Positive Change, Stagnation with Sudan’s Transitional Leaders into 2nd Month: Bishop Notes

Bishop Tombe Trille of El Obeid diocese, Sudan, at the Good Shepherd Peace Center, Kit, Juba on October 25, 2019

Just over two months since Sudan’s new transitional government took office, there is, on one hand, positive change with regard to the ability of citizens to express their views without fear of intimidation and torture, and on the other hand, a degree of stagnation with economic hardships still being felt across the Northeast African country, a Church leader has told ACI Africa.

“At least there is a little freedom of speech, freedom of press, I think people can easily express their (ideas) without being killed, without being harassed,” Bishop Tombe Trille Kuku of Sudan’s El Obeid diocese told ACI Africa Friday, October 25.

He added, “People can speak out their minds, state their problems peacefully without any much trouble.”

He expressed satisfaction about the positive change saying, “That is very positive, that is an improvement.”

The Sudanese Prelate attributed the relative peace in his country to the new leadership’s prioritization of dialogue. “The positive thing with this new council of military and civilian is that they seem to be taking peace dialogue and negotiation seriously,” Bishop Trille said and added, “There is peace going on now in the country.”


He expressed hope for more positive changes occasioned by peace efforts.

“I hope with peace there will be some changes otherwise revolution has not achieved its goal without peace,” Bishop Trille told ACI Africa in Juba where he is participating in the Plenary Assembly of Sudan Catholic Bishops’ Conference (SCBC) that brings together heads of dioceses in Sudan and South Sudan.

The new leaders of the transitional government in Sudan took oath of office on August 21, 2019 against a backdrop of human rights abuses, which included attacks on demonstrators following the April 2019 ouster of Omar al-Bashir, the country’s president for 30 years.

From the onset, these new leaders were expected to record progress through a reform agenda, with the Associate Africa Director at Human Rights Watch, Jehanne Henry having been quoted as saying, “As Sudan’s leaders embark on long-overdue critical reforms, they should ensure justice to fulfill the promise for a transition to a state based on human rights and rule of law ... To ensure progress, they should set goals and benchmarks, including for accountability for serious abuses, just as the protesters demanded.”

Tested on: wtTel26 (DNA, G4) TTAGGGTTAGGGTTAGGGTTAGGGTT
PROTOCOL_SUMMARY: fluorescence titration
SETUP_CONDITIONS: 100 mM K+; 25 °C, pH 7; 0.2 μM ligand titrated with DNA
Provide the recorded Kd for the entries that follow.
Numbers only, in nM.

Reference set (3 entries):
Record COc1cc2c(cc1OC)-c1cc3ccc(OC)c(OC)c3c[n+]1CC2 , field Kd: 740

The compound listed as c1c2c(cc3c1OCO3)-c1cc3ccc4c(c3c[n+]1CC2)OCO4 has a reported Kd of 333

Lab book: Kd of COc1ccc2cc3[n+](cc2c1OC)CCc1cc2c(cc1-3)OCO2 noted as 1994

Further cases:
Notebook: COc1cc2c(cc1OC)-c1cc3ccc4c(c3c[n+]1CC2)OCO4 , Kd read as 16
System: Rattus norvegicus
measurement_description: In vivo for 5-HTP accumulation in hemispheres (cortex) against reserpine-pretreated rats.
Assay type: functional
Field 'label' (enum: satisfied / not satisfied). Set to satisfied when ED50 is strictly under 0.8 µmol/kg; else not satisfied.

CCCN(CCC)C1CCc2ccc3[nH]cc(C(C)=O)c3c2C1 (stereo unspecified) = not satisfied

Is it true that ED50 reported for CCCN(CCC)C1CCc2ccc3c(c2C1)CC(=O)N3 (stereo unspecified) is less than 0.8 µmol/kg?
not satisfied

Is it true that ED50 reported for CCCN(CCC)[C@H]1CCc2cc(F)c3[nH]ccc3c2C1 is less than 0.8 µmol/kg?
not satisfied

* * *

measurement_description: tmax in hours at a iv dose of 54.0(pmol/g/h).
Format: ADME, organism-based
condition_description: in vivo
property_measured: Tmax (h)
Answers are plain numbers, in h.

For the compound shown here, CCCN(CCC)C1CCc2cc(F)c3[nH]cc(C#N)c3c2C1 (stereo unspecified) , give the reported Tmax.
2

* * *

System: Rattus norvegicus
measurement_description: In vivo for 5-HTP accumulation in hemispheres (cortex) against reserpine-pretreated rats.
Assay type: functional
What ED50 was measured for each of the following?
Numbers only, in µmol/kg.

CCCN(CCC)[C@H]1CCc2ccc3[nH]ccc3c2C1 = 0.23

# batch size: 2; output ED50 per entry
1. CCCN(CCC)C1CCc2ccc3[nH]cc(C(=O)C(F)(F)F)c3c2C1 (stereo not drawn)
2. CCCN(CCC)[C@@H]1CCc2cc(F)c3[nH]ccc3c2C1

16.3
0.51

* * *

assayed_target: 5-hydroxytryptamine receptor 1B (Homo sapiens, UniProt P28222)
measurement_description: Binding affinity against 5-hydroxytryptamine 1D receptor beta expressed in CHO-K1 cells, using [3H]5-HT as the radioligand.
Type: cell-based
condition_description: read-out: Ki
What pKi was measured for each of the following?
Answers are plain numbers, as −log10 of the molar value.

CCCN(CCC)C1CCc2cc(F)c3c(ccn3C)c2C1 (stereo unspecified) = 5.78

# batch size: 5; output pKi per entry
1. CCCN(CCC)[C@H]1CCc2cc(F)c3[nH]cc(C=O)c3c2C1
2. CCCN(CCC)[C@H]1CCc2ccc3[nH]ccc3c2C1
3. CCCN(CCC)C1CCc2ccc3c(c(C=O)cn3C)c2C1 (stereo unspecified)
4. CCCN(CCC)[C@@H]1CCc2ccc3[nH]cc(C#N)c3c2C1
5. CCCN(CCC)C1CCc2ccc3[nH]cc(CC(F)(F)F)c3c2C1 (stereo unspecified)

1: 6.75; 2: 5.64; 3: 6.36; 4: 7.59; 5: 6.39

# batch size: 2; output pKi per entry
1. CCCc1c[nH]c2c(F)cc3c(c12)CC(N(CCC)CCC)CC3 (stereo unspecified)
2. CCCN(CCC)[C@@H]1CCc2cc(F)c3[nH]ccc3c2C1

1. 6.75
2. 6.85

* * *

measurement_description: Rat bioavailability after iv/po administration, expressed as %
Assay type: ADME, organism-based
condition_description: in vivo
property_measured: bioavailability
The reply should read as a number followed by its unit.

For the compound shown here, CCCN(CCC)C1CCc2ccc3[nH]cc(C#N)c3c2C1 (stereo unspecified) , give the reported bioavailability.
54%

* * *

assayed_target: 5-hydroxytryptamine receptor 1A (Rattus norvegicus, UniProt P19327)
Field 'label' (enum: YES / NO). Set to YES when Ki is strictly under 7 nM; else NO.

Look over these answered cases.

While Bishop Trille acknowledged the positive changes manifested in freedom of expression and relative peace, he noted a degree of stagnation with regard to economic progress, a phenomenon that triggered protests in various cities across Sudan in mid-December 2018 when citizens objected to increases in prices and called on their then President al-Bashir to relinquish office.

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With the new transitional government in place in Africa’s third largest country, people are still finding it hard to make ends meet with the new Prime Minister, Abdulla Hamdok facing the daunting task of reviving an economy that has been on a downward trend for some decades, including a significant foreign debt and unemployment.

According to Bishop Trille, “Prices are still high, the availability of food and fuel is still a problem” in Sudan, whose economy has over the years been driven by the oil sector and suffered two thirds of its oil revenue after the 2011 secession of South Sudan.

According to the 2019 Economic Freedom Index report on Sudan, “poor governance, weak rule of law, rigid labor markets, and an inefficient regulatory regime have impeded economic diversification and created a large informal economy.”

Bishop Trille noted lack of progress in having the Church reclaim confiscated property saying, “Many of our properties that have been occupied by the former government’s security wings are still in the hands of the government, the police, they are not yet brought to us.”

He disclosed, “We have movable properties even houses that were occupied especially by dioceses – houses, vehicles are occupied by the government, the security wings are still having them.”


“We are there, there are some meetings with those concerned, but we want to say it is still very far to say anything about the relation between the Catholic Church and the (transitional) government,” the Bishop concluded.